Located adjacent to the Cervantes Theatre, the Vino Mío Cervantes is one of the modern places to eat in Málaga. It was established only recently in 2003 by a Dutch traveller who fell in love with Costa del Sol and decided to stay forever. The owners love for Málaga reflects in the cultural cuisine and traditional tapas served in the restaurant.
Similar to El Pimpi, Vino Mío also organizes live flamenco shows every night. The interior here is decorated with artwork of various artists like Alejander Hermann and Antonio Rico. So, do not forget to take your camera!
Savour traditional tapas with Spanish wine in a casual setting at Gorki Selección. Its contemporary interior is designed with high-rise bar chairs lined against contrasting wooden tables. Filling the wall on the front are stacked wooden crates displaying an extensive collection of wine bottles and tinned condiments.
Extending the informal setting into the open air are the pavement tables of this Málaga restaurant. Beyond the tapas, Gorki also serves wholesome meals like duck breasts alongside sautéed veggies and pork knuckles with potato cream.
Ditch a heavy meal to sample some melting chocolate with delicious homemade churros dunked in it at Casa Aranda. In business since 1932, the famous café is also one of the longest standing in Málaga.
The café is also popular for serving all nine varieties of Málaga coffee. Whether you are craving chocolate, dessert, or a delicious breakfast, Casa Aranda is the perfect café to walk into.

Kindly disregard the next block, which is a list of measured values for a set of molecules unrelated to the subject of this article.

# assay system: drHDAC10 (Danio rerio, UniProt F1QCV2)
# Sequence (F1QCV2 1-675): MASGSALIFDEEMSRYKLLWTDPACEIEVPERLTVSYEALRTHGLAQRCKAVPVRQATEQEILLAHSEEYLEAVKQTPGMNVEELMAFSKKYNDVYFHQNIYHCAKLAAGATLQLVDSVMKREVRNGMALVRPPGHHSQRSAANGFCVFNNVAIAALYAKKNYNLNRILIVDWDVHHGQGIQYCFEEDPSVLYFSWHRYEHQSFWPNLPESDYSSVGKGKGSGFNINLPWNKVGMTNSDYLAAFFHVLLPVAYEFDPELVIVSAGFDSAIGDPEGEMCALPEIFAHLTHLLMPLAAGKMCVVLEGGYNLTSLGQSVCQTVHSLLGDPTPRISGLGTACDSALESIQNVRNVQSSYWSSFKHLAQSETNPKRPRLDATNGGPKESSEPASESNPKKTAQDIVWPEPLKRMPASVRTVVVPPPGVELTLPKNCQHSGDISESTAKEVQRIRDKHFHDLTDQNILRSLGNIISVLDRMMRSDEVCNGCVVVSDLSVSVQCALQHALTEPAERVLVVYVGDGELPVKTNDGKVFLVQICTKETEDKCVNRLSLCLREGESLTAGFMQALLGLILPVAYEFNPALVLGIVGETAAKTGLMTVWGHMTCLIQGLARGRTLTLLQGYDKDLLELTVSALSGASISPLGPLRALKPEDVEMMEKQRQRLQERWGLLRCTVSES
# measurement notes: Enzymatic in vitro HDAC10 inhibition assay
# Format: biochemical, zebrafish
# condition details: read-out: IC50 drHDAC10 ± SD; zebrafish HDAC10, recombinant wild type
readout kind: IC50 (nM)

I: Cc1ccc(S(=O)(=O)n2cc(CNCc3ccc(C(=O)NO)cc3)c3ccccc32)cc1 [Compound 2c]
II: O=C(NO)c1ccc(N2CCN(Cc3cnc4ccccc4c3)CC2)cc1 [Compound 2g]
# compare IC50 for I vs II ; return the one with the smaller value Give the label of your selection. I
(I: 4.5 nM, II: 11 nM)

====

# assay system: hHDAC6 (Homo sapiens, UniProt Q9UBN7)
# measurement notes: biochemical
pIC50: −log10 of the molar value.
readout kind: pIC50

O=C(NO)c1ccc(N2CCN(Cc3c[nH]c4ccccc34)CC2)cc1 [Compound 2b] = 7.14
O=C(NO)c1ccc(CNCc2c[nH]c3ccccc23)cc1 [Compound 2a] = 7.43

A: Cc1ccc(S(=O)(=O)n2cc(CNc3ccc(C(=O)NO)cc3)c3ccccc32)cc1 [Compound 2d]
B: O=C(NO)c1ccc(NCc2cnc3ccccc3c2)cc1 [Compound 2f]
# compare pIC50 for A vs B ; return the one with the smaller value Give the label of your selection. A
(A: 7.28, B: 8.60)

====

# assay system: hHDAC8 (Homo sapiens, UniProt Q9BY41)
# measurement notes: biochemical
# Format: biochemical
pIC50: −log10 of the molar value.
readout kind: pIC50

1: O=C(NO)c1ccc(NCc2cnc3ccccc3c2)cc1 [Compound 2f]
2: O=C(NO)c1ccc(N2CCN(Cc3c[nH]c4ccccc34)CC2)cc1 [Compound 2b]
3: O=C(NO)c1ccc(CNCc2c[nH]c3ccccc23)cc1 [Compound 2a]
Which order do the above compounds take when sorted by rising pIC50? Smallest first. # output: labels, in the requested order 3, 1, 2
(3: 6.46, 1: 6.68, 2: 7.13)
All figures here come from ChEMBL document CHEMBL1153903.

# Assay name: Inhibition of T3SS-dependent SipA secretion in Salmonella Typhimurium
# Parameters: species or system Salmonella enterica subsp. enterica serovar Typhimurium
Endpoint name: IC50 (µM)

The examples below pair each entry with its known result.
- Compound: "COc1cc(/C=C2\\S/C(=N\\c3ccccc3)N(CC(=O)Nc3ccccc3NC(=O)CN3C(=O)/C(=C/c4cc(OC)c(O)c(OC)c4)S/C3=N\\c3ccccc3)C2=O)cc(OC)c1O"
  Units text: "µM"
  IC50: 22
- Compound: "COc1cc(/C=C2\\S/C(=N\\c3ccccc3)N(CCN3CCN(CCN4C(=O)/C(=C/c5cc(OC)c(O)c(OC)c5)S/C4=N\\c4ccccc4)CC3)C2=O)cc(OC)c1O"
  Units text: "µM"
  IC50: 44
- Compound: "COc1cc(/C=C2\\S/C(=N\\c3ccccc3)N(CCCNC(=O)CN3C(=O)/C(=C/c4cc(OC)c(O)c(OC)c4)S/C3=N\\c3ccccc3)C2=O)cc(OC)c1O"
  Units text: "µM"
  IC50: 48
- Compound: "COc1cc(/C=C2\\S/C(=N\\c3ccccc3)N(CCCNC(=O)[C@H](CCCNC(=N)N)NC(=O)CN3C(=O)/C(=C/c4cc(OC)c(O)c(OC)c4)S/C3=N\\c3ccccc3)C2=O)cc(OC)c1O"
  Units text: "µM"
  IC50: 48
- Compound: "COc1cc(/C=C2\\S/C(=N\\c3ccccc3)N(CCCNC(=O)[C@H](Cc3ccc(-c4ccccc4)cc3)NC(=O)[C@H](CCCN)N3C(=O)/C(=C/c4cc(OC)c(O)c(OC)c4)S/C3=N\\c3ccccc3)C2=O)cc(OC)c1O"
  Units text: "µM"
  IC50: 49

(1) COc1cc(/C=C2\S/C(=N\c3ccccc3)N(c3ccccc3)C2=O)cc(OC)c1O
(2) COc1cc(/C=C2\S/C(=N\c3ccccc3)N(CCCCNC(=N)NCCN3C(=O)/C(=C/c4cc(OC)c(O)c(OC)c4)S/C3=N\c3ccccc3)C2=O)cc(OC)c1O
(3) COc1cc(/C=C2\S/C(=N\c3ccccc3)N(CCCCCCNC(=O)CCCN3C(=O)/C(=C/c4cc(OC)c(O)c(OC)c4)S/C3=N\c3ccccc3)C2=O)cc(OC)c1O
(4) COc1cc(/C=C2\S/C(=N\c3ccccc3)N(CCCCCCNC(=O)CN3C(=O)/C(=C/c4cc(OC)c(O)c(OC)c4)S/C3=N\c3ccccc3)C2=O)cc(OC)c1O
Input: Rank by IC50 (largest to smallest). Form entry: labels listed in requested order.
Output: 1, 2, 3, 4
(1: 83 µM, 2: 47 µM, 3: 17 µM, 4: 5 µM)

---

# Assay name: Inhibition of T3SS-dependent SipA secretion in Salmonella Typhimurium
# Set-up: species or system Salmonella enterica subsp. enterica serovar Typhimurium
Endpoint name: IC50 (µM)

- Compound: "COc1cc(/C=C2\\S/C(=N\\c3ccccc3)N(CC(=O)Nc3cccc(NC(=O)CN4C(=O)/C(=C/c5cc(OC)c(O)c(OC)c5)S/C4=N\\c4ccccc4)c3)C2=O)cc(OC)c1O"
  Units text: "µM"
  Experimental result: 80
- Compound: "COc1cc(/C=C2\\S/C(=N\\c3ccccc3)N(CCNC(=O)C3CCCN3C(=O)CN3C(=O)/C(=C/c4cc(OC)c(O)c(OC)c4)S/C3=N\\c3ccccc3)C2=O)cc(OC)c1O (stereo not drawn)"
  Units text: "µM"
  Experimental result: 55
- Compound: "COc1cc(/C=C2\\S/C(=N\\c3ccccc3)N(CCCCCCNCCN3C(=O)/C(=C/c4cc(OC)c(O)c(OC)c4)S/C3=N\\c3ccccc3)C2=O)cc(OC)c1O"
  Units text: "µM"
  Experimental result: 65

The star chef of the eponymous restaurant, José Carlos García is the only one in Málaga to be rewarded with a Michelin Star. The fancy eatery is designed with glass fronts opens to a waterfront terrace on the Muelle Uno marina. The turquoise reflection of the water often dyes the interior blue.
Scattered inside the restaurant are white-linen-covered tables opposite an open kitchen. Fringing one side of this blingy interior is a lush living-garden wall. The setting is too pristine, it adds to the experience of enjoying delicious Mediterranean fusion. A separate tasting menu is available here for the gourmets.
The vibe in La Cosmopolita is cosy, rustic, and vintage – a complementing ambience for a restaurant located in the heart of the Old Town. If you've been looking to sample fresh seasonal cuisine, then La Cosmopolita is where to eat in Málaga.
The dishes are prepared by chef Dani Canero, an apprentice who trained with Spanish legends Adrià and Berasategui. He creates the everyday menu depending on what is available in the market. Thus, a rotating menu and surprises are a custom here. Expect delicious seafood and do not leave without tasting the famous lime tart dessert.
The restaurant also has a relatively less fancy bar, perfect to enjoy a less elaborate and inexpensive meal.